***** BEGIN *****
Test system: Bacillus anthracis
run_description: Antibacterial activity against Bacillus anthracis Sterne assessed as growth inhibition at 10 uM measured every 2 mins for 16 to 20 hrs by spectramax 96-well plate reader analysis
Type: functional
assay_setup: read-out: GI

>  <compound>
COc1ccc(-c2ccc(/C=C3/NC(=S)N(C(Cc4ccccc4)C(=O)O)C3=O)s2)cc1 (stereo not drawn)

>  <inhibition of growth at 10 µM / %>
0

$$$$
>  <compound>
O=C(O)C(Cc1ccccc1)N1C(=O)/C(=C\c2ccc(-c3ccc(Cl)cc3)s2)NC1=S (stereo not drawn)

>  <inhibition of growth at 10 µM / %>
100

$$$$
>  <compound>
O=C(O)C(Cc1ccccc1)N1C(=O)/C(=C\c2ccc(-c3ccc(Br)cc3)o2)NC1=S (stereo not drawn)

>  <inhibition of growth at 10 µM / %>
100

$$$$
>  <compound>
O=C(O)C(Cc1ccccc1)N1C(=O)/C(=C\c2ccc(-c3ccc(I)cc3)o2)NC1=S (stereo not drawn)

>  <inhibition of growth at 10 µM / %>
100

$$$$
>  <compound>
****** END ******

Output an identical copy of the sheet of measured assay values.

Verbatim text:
Test system: Bacillus anthracis
run_description: Antibacterial activity against Bacillus anthracis Sterne assessed as growth inhibition at 10 uM measured every 2 mins for 16 to 20 hrs by spectramax 96-well plate reader analysis
Type: functional
assay_setup: read-out: GI

>  <compound>
COc1ccc(-c2ccc(/C=C3/NC(=S)N(C(Cc4ccccc4)C(=O)O)C3=O)s2)cc1 (stereo not drawn)

>  <inhibition of growth at 10 µM / %>
0

$$$$
>  <compound>
O=C(O)C(Cc1ccccc1)N1C(=O)/C(=C\c2ccc(-c3ccc(Cl)cc3)s2)NC1=S (stereo not drawn)

>  <inhibition of growth at 10 µM / %>
100

$$$$
>  <compound>
O=C(O)C(Cc1ccccc1)N1C(=O)/C(=C\c2ccc(-c3ccc(Br)cc3)o2)NC1=S (stereo not drawn)

>  <inhibition of growth at 10 µM / %>
100

$$$$
>  <compound>
O=C(O)C(Cc1ccccc1)N1C(=O)/C(=C\c2ccc(-c3ccc(I)cc3)o2)NC1=S (stereo not drawn)

>  <inhibition of growth at 10 µM / %>
100

$$$$
>  <compound>